Prophetic opened its bookings for users to test its Halo: a headband that aims to control dreaming.
The startup claims the Halo can shoot signals to the user's brain when a wearer enters REM sleep.
But the company hasn't provided tangible proof yet that their dream machine works.
A neural-tech startup is trying to use AI to make something like "Inception" a reality.
The dream-inducing device sounds like a sci-fi gadget — though it's not clear whether the dream machine works outside of the lab.
Prophetic has opened up registration for beta users to try its Halo, what it calls a non-invasive, wearable headband that it claims can "induce and stabilize lucid dreams."
Retailing at an estimated $2,000, the Halo is run on Morpheus-1 — Prophetic's multimodal AI model trained on brain data. The startup claims the model can use ultrasound holograms instead of written prompts to stimulate the prefrontal cortex part of the brain.
Essentially, a user wears the Halo to sleep. When the headband detects that the wearer has reached REM — the stage of deep sleep where dreaming occurs — the device activates a series of instructions that the company says can send signals to the brain to induce dreaming.
"It will be autonomously happening while you wear the headband," Prophetic CEO and cofounder Eric Wollberg said in a demo where he describes how the Halo works.
Prophetic didn't immediately respond to multiple requests for comment from Business Insider when asked whether the device has been successfully tested on humans or whether there are potential safety concerns around its usage.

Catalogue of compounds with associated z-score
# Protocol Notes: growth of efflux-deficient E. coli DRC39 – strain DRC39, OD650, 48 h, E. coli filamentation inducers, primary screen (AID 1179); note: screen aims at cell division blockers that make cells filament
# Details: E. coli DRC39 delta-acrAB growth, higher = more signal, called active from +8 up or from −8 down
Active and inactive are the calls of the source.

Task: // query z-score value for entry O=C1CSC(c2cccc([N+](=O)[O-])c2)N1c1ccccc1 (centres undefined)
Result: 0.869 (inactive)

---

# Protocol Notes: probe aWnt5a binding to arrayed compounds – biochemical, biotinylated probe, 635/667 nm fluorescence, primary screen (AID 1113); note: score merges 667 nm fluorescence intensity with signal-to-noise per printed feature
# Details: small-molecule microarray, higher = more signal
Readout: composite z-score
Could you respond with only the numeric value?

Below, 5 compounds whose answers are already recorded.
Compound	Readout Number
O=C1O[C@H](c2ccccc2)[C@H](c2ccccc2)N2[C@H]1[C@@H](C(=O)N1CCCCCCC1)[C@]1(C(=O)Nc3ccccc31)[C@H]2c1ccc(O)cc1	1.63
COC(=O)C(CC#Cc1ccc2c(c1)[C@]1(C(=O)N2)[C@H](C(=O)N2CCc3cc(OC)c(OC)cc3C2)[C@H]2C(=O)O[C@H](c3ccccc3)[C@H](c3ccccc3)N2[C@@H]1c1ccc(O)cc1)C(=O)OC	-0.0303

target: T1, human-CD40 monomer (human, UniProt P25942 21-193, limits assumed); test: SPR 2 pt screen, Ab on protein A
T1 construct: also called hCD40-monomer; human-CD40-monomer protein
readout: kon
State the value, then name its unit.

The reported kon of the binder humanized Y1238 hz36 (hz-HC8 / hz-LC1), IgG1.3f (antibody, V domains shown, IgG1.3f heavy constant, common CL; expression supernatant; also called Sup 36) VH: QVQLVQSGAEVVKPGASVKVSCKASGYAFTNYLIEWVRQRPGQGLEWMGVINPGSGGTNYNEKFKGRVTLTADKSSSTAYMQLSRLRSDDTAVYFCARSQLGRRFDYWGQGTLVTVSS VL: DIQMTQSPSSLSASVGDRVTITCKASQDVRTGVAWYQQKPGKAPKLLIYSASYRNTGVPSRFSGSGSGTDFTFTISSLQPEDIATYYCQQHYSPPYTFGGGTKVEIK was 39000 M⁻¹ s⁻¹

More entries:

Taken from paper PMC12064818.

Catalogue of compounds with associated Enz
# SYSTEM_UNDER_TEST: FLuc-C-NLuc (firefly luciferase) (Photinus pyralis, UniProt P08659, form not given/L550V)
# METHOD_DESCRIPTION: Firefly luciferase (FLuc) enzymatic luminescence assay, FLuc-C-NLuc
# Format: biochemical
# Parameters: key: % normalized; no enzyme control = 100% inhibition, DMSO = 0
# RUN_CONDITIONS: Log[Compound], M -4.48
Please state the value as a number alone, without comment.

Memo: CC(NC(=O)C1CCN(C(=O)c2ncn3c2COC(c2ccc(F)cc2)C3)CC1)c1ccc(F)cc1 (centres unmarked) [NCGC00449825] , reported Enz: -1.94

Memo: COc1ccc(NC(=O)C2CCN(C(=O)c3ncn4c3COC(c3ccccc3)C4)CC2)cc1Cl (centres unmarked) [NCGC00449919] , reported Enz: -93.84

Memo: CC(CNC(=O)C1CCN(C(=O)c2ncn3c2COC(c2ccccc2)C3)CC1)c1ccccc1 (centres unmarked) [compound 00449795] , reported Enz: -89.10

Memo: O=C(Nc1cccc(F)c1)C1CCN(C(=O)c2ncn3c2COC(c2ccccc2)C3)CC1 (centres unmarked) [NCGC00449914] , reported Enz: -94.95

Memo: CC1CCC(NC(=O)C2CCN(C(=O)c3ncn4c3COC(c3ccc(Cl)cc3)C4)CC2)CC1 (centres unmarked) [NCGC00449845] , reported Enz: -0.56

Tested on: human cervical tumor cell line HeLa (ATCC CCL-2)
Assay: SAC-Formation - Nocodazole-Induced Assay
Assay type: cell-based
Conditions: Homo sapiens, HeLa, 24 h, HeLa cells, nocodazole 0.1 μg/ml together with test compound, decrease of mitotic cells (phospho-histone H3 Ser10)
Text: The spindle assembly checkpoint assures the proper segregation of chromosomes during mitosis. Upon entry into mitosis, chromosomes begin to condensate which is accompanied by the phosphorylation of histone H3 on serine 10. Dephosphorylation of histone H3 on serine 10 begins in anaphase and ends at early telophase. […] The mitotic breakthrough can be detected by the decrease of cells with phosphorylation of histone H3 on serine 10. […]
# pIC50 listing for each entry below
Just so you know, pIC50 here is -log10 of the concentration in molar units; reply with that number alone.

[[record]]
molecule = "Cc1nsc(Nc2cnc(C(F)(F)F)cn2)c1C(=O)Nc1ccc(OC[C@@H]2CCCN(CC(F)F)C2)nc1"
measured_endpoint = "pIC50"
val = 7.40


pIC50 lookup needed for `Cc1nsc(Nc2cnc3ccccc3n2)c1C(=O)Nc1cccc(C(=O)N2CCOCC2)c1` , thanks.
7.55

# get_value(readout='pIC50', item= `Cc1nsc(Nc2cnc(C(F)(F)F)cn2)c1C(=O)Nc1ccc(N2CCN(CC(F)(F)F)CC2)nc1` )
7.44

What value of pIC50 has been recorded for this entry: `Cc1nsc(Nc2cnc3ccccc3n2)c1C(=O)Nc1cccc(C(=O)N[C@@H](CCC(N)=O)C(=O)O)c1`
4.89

Some research suggests that targeted ultrasound simulation can enhance working memory.
Wollberg didn't respond to a request for comment when reached through email and X.
Still, people seem to be interested in testing the headband out.
More than 400 users signed up just four hours after the beta program was launched, Wollberg wrote on X, formerly known as Twitter.
The world’s first multi-modal generative ultrasonic transformer designed to induce and stabilize lucid dreams.
Available for beta users Spring 2024 pic.twitter.com/crFJ0aNblP
— Prophetic (@PropheticAI) January 25, 2024
Prophetic's AI-powered dream machine is one of the more ambitious commercial devices that aim to induce lucid dreaming.
It joins a line of wearable sleep aid devices like the Neuroon Open sleeping mask, the Aurora Dreamband, and the InstaDreamer bracelet that claims to help wearers take control of their dreams, though many of these products don't appear to be available for purchase just yet.
Outside of dream-inducing devices, the market for brain technology appears to be heating up.
In 2016, Elon Musk founded Neuralink, a company behind a brain implant that the tech billionaire says aims to record and stimulate brain activity like a "Fitbit in your skull." He claimed the chip could someday cure conditions like autism and schizophrenia.
On Monday, Musk claimed that the first implant had been inserted into a human patient's brain safely.
Silicon Valley investors also seem to be betting millions on startups like Paradromics and Synchron, which are building machines designed to meld brains with computers to address health ailments.
But Prophetic says its mission is more existential than simply achieving medical breakthroughs.
"Since the beginning, Prophetic's mission has been to give humanity the tools to explore and expand consciousness," Prophetic said on X. "Morpheus-1 is a leap forward in that mission, moving us closer to ultrasonically inducing conscious experiences on-demand and changing the world forever."
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